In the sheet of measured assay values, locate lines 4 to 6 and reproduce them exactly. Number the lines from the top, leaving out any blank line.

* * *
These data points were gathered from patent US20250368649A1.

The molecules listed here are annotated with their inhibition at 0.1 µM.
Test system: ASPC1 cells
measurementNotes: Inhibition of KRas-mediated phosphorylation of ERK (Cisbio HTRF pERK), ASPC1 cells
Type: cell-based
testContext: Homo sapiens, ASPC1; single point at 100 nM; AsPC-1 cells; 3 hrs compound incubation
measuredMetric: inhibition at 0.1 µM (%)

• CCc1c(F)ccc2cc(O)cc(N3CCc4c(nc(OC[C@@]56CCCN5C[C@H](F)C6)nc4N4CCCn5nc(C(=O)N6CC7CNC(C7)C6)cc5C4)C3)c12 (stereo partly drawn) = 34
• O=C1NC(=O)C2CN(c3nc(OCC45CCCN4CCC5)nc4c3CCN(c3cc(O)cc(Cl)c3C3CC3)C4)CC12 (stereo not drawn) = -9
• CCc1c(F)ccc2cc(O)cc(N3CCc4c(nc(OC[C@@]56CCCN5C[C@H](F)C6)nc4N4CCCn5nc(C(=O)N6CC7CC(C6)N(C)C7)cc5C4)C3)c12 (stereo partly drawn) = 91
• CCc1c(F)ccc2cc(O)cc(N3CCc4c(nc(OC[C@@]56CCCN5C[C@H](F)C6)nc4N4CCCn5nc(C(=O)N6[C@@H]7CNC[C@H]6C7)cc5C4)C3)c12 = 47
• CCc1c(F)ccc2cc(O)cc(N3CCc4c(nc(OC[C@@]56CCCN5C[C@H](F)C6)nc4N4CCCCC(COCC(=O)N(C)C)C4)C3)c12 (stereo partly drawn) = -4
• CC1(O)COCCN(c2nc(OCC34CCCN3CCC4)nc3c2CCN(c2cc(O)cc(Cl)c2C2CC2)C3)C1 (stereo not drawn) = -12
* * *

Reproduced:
measurementNotes: Inhibition of KRas-mediated phosphorylation of ERK (Cisbio HTRF pERK), ASPC1 cells
Type: cell-based
testContext: Homo sapiens, ASPC1; single point at 100 nM; AsPC-1 cells; 3 hrs compound incubation